The initial characterization of two monoclonal antibodies directed at antigens selectively expressed on large granular lymphocytes (LGL) is reported in the present paper. These two reagents, anti-natural killer (NK) H1A and anti-NKH2, were obtained following immunization of mouse spleen cells with a cloned human NK cell line termed JT3. In fresh human peripheral blood, both anti-NKH1A and anti-NKH2 selectively reacted with cells that appeared morphologically as large granular lymphocytes. However, complement lysis studies and two color fluorescence analysis demonstrated that some LGL express both antigens and other cells express only NKH1A or NKH2. Functional analysis of these subsets indicated that the population of NKH1A+ cells contains the entire pool of NK active lymphocytes, whereas expression of NKH2 antigen appeared to delineate a unique subpopulation of LGL which, in a resting state, display a low degree of spontaneous cytotoxicity. Expression of NKH1A and NKH2 was also investigated using a series of nine well characterized human NK clones. All NK clones were found to be NKH1A+ and four out of nine also expressed NKH2. These results strongly supported the view that NKH1A is a "pan-NK" associated antigen, and indicated that at least a fraction of cloned NKH2 + LGL are strongly cytotoxic. Anti-NKH1A was shown to have the same specificity as the previously described N901 antibody and was found here to precipitate a 200,000-220,000-mol wt molecule in SDS-polyacrylamide gel electrophoresis (PAGE) analysis. Anti-NKH2 was specific for a structure that migrates at 60,000 mol wt in SDS-PAGE analysis under reducing conditions. Two color immunofluorescence analysis of NKH1A, NKH2, and other NK-associated antigens (Leu7 and B73.1) demonstrated variable degrees of coexpression of these antigens, which confirmed that NKH1A and NKH2 define distinct cell surface structures. Anti-NKH1A and anti-NKH2 appear to be useful reagents for characterizing LGL present in human peripheral blood and for identifying functionally relevant subsets within this heterogeneous population of cytotoxic lymphocytes.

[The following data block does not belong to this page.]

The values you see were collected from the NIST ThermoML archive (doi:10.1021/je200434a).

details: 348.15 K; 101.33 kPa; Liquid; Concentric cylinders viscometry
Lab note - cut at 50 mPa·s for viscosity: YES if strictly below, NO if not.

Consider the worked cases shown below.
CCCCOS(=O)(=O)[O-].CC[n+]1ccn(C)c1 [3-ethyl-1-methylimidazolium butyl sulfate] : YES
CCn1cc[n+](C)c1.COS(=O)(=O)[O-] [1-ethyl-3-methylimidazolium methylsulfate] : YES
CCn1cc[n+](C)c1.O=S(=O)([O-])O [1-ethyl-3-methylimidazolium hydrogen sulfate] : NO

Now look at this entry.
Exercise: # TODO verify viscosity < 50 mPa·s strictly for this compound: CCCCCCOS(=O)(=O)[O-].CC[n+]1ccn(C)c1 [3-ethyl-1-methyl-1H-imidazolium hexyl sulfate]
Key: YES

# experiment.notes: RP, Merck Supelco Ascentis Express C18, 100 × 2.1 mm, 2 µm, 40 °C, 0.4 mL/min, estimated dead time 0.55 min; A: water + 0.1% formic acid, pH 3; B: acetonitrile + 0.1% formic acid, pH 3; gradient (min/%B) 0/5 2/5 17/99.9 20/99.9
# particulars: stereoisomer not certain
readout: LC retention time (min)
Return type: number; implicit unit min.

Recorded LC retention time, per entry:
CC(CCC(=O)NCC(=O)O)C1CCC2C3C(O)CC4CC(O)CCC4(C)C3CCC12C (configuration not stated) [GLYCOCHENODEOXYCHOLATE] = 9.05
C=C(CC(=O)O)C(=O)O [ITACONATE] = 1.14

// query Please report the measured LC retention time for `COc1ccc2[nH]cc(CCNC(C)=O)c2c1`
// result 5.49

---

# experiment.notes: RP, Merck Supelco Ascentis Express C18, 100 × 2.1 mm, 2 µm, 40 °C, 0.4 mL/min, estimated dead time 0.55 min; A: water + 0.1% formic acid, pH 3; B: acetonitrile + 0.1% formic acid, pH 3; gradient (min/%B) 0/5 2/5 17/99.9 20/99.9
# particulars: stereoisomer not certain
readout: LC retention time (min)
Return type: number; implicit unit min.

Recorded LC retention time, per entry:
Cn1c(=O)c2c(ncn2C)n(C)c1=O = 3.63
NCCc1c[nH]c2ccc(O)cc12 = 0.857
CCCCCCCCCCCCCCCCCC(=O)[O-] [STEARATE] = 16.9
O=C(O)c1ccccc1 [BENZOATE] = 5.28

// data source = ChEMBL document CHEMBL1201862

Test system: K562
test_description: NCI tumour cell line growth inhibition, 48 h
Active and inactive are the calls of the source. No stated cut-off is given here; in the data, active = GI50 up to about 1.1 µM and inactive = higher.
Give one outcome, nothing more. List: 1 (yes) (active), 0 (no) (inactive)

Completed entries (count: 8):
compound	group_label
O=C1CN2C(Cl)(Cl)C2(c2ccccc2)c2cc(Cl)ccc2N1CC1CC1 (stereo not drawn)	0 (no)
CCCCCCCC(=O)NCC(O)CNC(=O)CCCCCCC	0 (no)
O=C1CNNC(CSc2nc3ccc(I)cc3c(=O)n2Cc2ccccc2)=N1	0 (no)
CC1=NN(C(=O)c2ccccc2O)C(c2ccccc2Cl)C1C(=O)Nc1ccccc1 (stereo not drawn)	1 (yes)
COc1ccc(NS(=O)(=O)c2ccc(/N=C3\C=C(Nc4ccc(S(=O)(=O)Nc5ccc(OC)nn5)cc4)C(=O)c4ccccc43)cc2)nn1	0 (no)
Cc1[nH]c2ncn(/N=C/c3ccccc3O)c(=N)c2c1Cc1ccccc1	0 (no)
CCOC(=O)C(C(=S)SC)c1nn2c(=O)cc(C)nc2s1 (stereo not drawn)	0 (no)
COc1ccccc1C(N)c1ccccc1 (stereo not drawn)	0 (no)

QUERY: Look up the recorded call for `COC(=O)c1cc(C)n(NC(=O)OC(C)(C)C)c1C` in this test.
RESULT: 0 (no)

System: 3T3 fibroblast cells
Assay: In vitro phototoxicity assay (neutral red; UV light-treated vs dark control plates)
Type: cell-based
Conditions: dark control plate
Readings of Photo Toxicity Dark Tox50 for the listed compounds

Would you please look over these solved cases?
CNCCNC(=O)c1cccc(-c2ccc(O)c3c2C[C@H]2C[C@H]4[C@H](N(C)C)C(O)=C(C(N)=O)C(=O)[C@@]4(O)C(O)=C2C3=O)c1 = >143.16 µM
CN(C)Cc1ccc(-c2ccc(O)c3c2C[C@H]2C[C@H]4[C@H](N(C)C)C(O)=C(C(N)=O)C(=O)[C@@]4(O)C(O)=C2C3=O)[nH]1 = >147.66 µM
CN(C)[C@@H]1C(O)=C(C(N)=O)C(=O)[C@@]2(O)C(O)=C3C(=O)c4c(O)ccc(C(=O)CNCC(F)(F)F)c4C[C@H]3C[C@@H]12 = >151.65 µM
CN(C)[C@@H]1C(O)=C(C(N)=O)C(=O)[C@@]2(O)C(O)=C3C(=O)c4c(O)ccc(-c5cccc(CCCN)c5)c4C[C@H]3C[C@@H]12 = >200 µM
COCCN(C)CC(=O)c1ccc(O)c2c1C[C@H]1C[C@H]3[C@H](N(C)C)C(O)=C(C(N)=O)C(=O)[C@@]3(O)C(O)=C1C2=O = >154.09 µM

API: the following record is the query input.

T Hercend, J D Griffin, A Bensussan, R E Schmidt, M A Edson, A Brennan, C Murray, J F Daley, S F Schlossman, J Ritz